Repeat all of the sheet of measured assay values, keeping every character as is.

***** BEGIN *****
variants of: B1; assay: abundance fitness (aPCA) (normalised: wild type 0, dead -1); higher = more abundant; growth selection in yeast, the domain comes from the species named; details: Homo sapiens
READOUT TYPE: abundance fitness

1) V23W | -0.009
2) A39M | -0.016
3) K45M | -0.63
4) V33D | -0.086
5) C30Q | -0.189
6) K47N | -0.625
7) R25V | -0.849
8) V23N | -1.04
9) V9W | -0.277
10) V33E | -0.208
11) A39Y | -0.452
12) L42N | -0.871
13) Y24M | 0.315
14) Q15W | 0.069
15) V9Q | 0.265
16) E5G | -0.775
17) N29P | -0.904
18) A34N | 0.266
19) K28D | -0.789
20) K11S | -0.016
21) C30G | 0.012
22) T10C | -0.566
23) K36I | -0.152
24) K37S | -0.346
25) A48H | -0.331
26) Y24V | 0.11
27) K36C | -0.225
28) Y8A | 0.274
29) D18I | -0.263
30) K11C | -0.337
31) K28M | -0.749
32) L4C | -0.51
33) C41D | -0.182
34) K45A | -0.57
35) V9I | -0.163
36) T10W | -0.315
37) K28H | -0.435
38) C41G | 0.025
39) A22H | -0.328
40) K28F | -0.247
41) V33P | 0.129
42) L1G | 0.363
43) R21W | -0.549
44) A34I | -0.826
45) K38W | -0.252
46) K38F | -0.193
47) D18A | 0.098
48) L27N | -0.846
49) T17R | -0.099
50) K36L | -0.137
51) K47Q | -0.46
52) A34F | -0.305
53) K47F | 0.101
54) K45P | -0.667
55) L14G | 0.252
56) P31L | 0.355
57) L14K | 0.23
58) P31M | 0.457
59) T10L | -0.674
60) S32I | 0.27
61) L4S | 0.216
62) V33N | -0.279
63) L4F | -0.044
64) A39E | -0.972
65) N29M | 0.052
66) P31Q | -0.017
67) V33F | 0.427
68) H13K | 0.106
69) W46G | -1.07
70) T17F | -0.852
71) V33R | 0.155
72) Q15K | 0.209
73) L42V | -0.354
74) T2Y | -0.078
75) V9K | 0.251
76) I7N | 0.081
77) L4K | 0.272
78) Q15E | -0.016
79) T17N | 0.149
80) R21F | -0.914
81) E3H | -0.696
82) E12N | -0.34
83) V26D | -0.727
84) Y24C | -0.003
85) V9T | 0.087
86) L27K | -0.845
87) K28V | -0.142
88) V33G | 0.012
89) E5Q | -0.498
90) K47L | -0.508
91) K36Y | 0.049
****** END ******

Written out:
variants of: B1; assay: abundance fitness (aPCA) (normalised: wild type 0, dead -1); higher = more abundant; growth selection in yeast, the domain comes from the species named; details: Homo sapiens
READOUT TYPE: abundance fitness

1) V23W | -0.009
2) A39M | -0.016
3) K45M | -0.63
4) V33D | -0.086
5) C30Q | -0.189
6) K47N | -0.625
7) R25V | -0.849
8) V23N | -1.04
9) V9W | -0.277
10) V33E | -0.208
11) A39Y | -0.452
12) L42N | -0.871
13) Y24M | 0.315
14) Q15W | 0.069
15) V9Q | 0.265
16) E5G | -0.775
17) N29P | -0.904
18) A34N | 0.266
19) K28D | -0.789
20) K11S | -0.016
21) C30G | 0.012
22) T10C | -0.566
23) K36I | -0.152
24) K37S | -0.346
25) A48H | -0.331
26) Y24V | 0.11
27) K36C | -0.225
28) Y8A | 0.274
29) D18I | -0.263
30) K11C | -0.337
31) K28M | -0.749
32) L4C | -0.51
33) C41D | -0.182
34) K45A | -0.57
35) V9I | -0.163
36) T10W | -0.315
37) K28H | -0.435
38) C41G | 0.025
39) A22H | -0.328
40) K28F | -0.247
41) V33P | 0.129
42) L1G | 0.363
43) R21W | -0.549
44) A34I | -0.826
45) K38W | -0.252
46) K38F | -0.193
47) D18A | 0.098
48) L27N | -0.846
49) T17R | -0.099
50) K36L | -0.137
51) K47Q | -0.46
52) A34F | -0.305
53) K47F | 0.101
54) K45P | -0.667
55) L14G | 0.252
56) P31L | 0.355
57) L14K | 0.23
58) P31M | 0.457
59) T10L | -0.674
60) S32I | 0.27
61) L4S | 0.216
62) V33N | -0.279
63) L4F | -0.044
64) A39E | -0.972
65) N29M | 0.052
66) P31Q | -0.017
67) V33F | 0.427
68) H13K | 0.106
69) W46G | -1.07
70) T17F | -0.852
71) V33R | 0.155
72) Q15K | 0.209
73) L42V | -0.354
74) T2Y | -0.078
75) V9K | 0.251
76) I7N | 0.081
77) L4K | 0.272
78) Q15E | -0.016
79) T17N | 0.149
80) R21F | -0.914
81) E3H | -0.696
82) E12N | -0.34
83) V26D | -0.727
84) Y24C | -0.003
85) V9T | 0.087
86) L27K | -0.845
87) K28V | -0.142
88) V33G | 0.012
89) E5Q | -0.498
90) K47L | -0.508
91) K36Y | 0.049